Looking at data from its platform, Hired found that tech jobs in the UK have a 2.8% gap in the wage offered to male candidates as opposed to female candidates, compared with 2.4% in Canada, and 1.6% in the US.
While there has been a drop in the number of tech jobs across all three of these regions only requesting interviews from male candidates, from 42.4% in 2020 to 36.7% in 2021, Hired found that women are less likely to be offered interview requests than male candidates – in 2021, female candidates were 13% less likely to receive an interview request than their male counterparts.
The firm also found that although women account for 19% of the potential candidate pool for tech positions, only 16.8% received interview requests.
“As more companies globally embrace remote work, it levels the playing field by expanding access for all candidates,” said Josh Brenner, CEO of Hired CEO.
“Even though employers are more likely now than ever to consider women during the hiring process and to give equitable salary offers, women are still underrepresented overall and less likely to receive an interview compared to men.”
A lack of diversity in the UK’s tech sector has been a longstanding issue – recent research by the BCS found that women accounted for 17% of IT specialists in the UK, and around 8% of IT specialists are of Indian ethnicity, 2% from a black, African, Caribbean or black British background, and 2% from a Pakistani or Bangladeshi background.
There is also a significant pay gap for many of these underrepresented groups, usually because white men are more likely to reach higher paid positions in an organisation – in 2016, a study found that women in the UK technology industry make on average 9% less than their male counterparts, despite there being no obvious reason for the gap.
These issues have been exacerbated by the coronavirus pandemic, where women were disproportionately affected as a result of the types of roles they had, the nature of the industries that more heavily employ women, and – in many cases – women shouldering the burden of care for children and the elderly.
Hired found a slight drop in the number of positions being offered to women for a lower average salary than offered to men – in 2019, 66.4% of tech positions in the UK, US and Canada were offering women a lower average wage than men, compared with 63.2% in 2020 and 61.8% in 2021.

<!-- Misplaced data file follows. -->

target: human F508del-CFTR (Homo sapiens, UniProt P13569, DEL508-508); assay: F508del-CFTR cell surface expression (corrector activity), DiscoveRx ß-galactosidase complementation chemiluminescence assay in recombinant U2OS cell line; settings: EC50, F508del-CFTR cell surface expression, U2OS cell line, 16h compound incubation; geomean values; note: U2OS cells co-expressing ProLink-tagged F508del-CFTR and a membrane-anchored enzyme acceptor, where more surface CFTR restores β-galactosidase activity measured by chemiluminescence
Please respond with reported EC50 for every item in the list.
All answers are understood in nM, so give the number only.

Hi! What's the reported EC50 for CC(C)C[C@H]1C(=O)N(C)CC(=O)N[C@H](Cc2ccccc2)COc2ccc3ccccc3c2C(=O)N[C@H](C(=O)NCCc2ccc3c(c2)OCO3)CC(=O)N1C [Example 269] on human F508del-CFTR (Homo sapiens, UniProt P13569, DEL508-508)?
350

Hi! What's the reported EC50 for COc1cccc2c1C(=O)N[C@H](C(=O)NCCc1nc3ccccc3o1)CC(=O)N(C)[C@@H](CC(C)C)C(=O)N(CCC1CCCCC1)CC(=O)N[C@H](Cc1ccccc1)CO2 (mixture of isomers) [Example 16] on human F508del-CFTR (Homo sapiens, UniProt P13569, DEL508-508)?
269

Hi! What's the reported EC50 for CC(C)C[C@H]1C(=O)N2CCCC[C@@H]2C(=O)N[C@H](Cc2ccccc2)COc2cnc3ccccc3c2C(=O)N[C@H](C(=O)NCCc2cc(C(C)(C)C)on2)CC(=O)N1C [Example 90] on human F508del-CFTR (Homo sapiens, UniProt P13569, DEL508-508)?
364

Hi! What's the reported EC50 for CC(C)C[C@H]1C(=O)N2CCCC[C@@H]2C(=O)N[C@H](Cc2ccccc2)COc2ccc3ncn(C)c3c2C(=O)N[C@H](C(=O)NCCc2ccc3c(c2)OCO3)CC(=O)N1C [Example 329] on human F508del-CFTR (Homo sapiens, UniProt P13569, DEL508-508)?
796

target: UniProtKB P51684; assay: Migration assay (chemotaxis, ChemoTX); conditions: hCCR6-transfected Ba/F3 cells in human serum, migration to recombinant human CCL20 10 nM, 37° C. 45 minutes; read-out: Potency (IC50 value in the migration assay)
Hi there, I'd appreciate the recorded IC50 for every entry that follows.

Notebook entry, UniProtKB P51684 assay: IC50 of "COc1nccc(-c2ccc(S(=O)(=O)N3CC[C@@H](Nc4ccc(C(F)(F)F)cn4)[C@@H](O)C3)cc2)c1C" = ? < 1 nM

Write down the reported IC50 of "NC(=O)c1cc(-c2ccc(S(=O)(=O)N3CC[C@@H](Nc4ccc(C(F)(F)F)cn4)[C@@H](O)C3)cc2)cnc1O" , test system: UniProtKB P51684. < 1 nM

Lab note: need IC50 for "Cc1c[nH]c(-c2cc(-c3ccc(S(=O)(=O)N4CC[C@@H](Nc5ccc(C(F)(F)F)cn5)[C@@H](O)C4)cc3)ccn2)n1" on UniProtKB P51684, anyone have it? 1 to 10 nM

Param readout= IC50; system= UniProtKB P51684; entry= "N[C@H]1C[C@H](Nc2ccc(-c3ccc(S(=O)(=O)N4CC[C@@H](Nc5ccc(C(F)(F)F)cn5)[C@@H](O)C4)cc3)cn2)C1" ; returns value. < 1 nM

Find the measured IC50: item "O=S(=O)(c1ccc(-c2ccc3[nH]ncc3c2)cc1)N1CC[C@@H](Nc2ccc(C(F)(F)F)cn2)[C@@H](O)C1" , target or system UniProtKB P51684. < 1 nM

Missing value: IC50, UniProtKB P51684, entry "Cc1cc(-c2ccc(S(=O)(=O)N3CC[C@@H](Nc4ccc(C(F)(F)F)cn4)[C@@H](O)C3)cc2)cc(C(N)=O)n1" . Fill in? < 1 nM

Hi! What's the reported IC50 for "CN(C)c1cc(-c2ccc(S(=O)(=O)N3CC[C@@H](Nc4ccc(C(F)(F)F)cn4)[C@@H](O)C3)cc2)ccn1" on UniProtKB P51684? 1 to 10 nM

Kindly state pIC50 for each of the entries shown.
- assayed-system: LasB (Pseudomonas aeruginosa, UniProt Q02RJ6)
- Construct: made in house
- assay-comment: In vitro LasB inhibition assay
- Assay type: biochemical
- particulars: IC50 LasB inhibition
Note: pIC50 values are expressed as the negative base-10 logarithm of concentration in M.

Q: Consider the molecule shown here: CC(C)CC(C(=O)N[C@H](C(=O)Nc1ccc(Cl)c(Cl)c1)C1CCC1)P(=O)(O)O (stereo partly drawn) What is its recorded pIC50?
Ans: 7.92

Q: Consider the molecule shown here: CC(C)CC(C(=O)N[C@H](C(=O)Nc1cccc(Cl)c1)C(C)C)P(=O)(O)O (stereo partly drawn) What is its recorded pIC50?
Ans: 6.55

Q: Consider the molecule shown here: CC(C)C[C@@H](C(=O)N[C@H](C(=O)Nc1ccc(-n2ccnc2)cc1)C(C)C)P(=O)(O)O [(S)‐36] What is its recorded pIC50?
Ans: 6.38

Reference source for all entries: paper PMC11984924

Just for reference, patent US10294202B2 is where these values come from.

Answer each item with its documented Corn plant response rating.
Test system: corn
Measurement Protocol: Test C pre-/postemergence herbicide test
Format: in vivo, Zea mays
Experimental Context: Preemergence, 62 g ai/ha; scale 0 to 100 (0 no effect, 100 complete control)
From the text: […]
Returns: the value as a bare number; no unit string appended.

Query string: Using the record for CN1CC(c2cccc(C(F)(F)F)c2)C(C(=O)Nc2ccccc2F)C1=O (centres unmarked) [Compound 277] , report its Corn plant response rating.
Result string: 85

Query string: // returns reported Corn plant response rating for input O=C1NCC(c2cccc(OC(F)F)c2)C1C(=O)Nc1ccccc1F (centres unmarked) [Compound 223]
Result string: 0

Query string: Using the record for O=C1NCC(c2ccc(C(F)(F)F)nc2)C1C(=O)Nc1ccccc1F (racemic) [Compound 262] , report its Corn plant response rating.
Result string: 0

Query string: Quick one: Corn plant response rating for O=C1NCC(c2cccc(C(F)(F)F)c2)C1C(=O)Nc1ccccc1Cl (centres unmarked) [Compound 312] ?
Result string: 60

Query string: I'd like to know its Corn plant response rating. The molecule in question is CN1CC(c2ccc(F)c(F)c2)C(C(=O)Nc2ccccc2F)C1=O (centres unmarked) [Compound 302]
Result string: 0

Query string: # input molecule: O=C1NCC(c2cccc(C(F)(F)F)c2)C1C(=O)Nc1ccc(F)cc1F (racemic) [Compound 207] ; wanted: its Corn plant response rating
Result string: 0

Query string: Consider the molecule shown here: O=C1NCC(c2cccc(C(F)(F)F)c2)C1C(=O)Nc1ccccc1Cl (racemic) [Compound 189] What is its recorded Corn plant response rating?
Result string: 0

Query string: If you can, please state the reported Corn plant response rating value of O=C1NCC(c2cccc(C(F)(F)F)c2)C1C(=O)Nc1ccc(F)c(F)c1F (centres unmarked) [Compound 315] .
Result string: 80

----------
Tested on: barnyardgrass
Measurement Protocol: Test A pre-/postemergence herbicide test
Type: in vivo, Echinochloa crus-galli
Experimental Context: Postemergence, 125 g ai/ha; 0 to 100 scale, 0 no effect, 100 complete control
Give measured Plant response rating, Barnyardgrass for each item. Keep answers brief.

The pay gap between men and women in tech varies due to a variety of factors, including role, region and ethnic background.
When it comes to tech roles, female product managers are actually more likely to be offered slightly more than male counterparts in the US and Canada, or the same in the UK, whereas females in DevOps in the UK are offered around 7.5% less than their male counterparts.
When it comes to software engineers in the UK, women are offered around 3.3% less than men in the field, and in design women are offered 2.1% less.
The gap in the UK is smaller when it comes to data analytics, with women offered 1.5% less than men. In Canada, women are offered around 5.4% more than men in the same role.
In 2018, people from a black background in tech were offered 4.3% less than their white counterparts for tech roles – in 2021, the wage gap for this group had reduced to 1.8%.
The wage gap has also been closing for people from Hispanic backgrounds, who in 2018 were offered 2.9% less than their white counterparts, compared with 0.4% less in 2021.
In 2021, people from an Asian background were actually likely to be offered 0.4% more than their white counterparts, an improvement from 1.3% less in 2018.
There was also a year-on-year (YoY) increase in the number of roles only offered to either white or Asian candidates, from 61.4% in 2020 to 49% in 2021.
When looking at both gender and ethnicity in the US in 2021, black women only made $0.92 for every $1 made by a white male counterpart, making the largest wage gap in US tech between white men and black women.
In 2021, Hispanic women made $0.93 for every $1 made by white male counterparts, and white women and black men both made $0.95 for every $1 white males in tech make.
A very small wage gap also exists for LGBTQIA+ people in UK tech, with people from this group being offered a wage around 0.3% less than those who are not LGBTQIA+.
To help solve these problems, Hired recommended upskilling and cross-industry partnerships – the UK government’s Science and Technology Committee recently launched an inquiry into the lack of diversity in UK STEM, with evidence from some of its first meetings suggesting visible and accessible role models could make a difference to encouraging young people from different backgrounds into the sector.